News & Politics

Putt-Putt Plus: Washington’s Best Mini-Golf Courses

Mini-golf can be big-time fun—and nobody knows the area’s courses like architect Dwight McNeill. Here are his favorite places to channel his inner Phil Mickelson and try for that hole in one.

Mini-golf enthusiast McNeill thinks everyone should play Woody’s Perils once. Photograph by Andrew Propp.

On July 4, the National Building Museum (401 F
St., NW; 202-272-2448) unveiled an indoor mini-golf course, open through
Labor Day. The 12 holes are tributes to the world of design—one features a
labyrinth. It’s $5 a round, $3 with museum admission. There are other fun
and offbeat courses in the area, and Dwight McNeill, an
architect at Morris-Day (neither he nor his firm participated in the
Building Museum project), has played almost every one. He grew up in North
Carolina, and his aunt owned a course at Carolina Beach. A few years ago,
looking for a nostalgic way to celebrate his birthday, he got back into

Classic Fun
Rocky Gorge 4 Seasons Golf Fairway

“This course, built in 1965, is so quirky,” McNeill says. “It’s
got a windmill, a Washington Monument, a man-eating Christmas tree—it
looks like that anyway.” (For the record, it’s a singing Christmas tree
but is broken.) “The course is a bit rundown, but the bones are intact and
it plays well. A 19th hole claims to be the longest mini-golf hole in the
US—all downhill.” Monday through Saturday before 6, unlimited play for
$4.50; evenings, Sundays, and holidays, $6.50 a game. 8445 Old Columbia
Rd., Laurel
; 301-725-0888.

Made in the Shade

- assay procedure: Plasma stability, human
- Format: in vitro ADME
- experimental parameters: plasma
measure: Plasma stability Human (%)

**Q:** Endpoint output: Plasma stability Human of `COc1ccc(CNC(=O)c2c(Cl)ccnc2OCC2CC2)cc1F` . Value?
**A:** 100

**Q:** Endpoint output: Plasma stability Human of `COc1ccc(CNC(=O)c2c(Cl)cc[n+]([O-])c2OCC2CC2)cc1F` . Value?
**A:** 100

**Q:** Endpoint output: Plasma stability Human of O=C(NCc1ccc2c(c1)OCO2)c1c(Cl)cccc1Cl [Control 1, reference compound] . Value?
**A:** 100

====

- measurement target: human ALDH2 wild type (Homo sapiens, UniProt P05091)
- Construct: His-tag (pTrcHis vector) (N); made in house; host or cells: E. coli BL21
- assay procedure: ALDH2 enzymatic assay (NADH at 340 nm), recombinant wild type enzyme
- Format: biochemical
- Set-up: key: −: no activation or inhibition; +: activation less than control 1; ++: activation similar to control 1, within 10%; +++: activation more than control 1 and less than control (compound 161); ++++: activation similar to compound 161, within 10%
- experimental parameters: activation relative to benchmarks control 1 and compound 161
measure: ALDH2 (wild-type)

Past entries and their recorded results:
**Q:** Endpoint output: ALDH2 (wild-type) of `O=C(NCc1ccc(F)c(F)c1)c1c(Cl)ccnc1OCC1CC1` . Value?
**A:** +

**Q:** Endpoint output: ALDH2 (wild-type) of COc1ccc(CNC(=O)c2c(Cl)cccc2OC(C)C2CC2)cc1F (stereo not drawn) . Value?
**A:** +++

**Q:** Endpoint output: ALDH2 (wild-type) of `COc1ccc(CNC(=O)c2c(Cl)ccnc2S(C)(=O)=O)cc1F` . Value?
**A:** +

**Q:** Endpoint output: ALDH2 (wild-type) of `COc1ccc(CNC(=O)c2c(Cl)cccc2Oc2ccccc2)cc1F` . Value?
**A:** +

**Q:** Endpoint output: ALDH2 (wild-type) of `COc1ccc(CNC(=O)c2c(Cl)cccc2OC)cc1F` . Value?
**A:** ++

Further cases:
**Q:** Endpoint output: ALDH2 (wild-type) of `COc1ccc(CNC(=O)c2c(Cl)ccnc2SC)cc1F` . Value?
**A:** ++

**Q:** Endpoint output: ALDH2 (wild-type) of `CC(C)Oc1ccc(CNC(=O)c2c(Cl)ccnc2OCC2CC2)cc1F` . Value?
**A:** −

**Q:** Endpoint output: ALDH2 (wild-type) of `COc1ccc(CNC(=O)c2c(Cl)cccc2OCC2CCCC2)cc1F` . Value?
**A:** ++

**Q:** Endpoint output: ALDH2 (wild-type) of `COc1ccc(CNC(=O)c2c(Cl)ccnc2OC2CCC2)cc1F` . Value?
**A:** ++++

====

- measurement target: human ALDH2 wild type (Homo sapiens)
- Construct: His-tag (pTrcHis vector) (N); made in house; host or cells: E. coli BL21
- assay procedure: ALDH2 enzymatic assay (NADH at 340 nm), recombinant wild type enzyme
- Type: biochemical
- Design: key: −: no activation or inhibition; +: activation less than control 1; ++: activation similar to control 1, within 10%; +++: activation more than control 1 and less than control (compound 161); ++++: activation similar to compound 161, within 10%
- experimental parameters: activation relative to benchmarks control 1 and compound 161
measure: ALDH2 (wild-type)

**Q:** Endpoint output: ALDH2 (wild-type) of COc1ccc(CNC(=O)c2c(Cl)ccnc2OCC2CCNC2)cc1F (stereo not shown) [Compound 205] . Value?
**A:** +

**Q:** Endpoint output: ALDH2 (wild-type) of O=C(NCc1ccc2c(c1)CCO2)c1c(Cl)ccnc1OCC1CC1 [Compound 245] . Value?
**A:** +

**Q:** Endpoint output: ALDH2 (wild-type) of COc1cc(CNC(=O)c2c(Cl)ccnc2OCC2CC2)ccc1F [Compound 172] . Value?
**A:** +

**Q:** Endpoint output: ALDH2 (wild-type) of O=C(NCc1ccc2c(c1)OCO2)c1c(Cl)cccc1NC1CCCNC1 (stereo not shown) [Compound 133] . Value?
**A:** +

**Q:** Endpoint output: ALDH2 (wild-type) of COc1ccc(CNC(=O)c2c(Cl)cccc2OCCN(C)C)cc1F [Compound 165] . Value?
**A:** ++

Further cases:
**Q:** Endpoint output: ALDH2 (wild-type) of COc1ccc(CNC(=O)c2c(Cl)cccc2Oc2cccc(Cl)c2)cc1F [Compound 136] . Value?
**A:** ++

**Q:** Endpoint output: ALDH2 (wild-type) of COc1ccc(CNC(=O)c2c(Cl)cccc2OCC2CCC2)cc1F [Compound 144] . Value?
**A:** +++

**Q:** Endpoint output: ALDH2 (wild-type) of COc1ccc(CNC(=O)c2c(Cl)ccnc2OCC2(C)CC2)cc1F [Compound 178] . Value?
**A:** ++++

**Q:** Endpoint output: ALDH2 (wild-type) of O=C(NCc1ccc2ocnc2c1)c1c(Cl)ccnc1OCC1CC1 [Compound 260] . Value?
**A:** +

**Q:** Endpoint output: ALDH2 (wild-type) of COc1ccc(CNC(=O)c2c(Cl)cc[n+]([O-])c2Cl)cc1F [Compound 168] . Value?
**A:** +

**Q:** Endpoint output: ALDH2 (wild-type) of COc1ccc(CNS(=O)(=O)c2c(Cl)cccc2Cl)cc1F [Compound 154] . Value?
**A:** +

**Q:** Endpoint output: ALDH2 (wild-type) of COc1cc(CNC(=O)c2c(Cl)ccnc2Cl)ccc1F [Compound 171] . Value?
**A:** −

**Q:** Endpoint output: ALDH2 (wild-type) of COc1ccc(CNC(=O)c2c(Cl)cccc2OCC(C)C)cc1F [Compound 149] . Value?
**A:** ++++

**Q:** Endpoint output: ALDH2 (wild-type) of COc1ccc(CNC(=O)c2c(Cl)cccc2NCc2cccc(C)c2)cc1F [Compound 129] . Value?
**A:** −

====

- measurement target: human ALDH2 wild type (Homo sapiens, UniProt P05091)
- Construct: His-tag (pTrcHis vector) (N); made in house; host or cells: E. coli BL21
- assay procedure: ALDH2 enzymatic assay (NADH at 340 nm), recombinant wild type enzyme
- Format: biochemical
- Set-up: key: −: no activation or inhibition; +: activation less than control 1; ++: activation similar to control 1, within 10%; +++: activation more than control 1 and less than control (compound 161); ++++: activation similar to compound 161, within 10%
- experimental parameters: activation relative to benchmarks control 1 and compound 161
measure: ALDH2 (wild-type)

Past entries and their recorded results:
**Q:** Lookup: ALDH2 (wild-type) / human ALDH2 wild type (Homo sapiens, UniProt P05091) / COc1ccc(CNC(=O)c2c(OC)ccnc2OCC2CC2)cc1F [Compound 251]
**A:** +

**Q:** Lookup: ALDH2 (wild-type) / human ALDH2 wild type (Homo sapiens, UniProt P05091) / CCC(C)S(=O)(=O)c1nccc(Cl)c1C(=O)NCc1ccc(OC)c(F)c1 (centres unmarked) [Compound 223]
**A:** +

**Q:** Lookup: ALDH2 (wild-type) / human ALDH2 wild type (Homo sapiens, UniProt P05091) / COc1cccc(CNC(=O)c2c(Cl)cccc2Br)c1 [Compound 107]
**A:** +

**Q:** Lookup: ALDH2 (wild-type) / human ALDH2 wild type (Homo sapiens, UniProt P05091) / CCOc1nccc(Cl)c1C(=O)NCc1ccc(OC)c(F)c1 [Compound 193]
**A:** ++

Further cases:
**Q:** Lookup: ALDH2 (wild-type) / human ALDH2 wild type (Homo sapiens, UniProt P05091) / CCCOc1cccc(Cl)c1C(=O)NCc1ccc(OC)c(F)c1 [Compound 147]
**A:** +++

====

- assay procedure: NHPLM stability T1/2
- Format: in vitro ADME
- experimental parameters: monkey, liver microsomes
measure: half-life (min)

The Magic Putting Place

Not just one old-school course but two. The Windmill Course
features, naturally, a windmill; the Magic Castle course has a turreted
castle and shady trees that, says McNeill, “make this course, with a busy
intersection on two sides and a parking lot on another, feel like an urban
oasis.” General admission $4 to $5 depending on day and time. 8902 Mathis
Ave., Manassas
; 703-257-7888.

Kitschiest Course

Woody’s Perils of the Lost Jungle

The area’s most unusual mini-golf, this course features a
gorilla crashing out of a bush, a venom-spitting snake, and monkeys
swinging in the trees. “It’s like putt-putt meets Disney,” McNeill says.
The line can be long, especially at night (it’s open until 10 in summer),
the pace can be slow, and most holes are easy par-twos. Still, McNeill
says, “It’s a course you’ve got to do one time at least.” Adults $10,
children ages 3 to 12 $9, seniors $9.50. 11801 Leesburg Pike, Herndon;

Best Surprise

Upton Hill Regional Park

This county course is one of McNeill’s favorites. “It’s a very
playable course, and it’s fun,” says McNeill, who especially loves the
waterfalls—when they’re working. “For the most part, it’s well maintained.
The most memorable hole is one that’s a long downhill—you can’t see where
your ball is going when you putt it. So you’re surprised.” Adults $6,
seniors and children ages 12 and under $5. 6060 Wilson Blvd., Arlington;

This article appears in the August 2012 issue of The Washingtonian.

Editor in chief

Sherri Dalphonse joined Washingtonian in 1986 as an editorial intern, and worked her way to the top of the masthead when she was named editor-in-chief in 2022. She oversees the magazine’s editorial staff, and guides the magazine’s stories and direction. She lives in DC.